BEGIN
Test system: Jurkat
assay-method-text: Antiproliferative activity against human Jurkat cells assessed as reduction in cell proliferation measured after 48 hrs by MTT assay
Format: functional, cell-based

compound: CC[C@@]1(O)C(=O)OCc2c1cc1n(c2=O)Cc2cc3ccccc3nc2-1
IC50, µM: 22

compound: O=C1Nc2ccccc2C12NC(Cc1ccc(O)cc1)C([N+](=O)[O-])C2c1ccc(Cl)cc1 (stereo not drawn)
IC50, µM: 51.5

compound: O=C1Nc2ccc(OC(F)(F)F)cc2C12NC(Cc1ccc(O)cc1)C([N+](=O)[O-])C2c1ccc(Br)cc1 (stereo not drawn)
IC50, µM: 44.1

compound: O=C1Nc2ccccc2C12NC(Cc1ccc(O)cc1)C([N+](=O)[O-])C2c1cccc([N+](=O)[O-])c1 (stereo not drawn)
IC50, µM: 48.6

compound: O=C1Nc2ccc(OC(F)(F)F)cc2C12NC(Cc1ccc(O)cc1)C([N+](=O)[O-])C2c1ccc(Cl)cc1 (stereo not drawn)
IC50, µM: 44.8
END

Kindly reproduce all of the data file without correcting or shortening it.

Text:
Test system: Jurkat
assay-method-text: Antiproliferative activity against human Jurkat cells assessed as reduction in cell proliferation measured after 48 hrs by MTT assay
Format: functional, cell-based

compound: CC[C@@]1(O)C(=O)OCc2c1cc1n(c2=O)Cc2cc3ccccc3nc2-1
IC50, µM: 22

compound: O=C1Nc2ccccc2C12NC(Cc1ccc(O)cc1)C([N+](=O)[O-])C2c1ccc(Cl)cc1 (stereo not drawn)
IC50, µM: 51.5

compound: O=C1Nc2ccc(OC(F)(F)F)cc2C12NC(Cc1ccc(O)cc1)C([N+](=O)[O-])C2c1ccc(Br)cc1 (stereo not drawn)
IC50, µM: 44.1

compound: O=C1Nc2ccccc2C12NC(Cc1ccc(O)cc1)C([N+](=O)[O-])C2c1cccc([N+](=O)[O-])c1 (stereo not drawn)
IC50, µM: 48.6

compound: O=C1Nc2ccc(OC(F)(F)F)cc2C12NC(Cc1ccc(O)cc1)C([N+](=O)[O-])C2c1ccc(Cl)cc1 (stereo not drawn)
IC50, µM: 44.8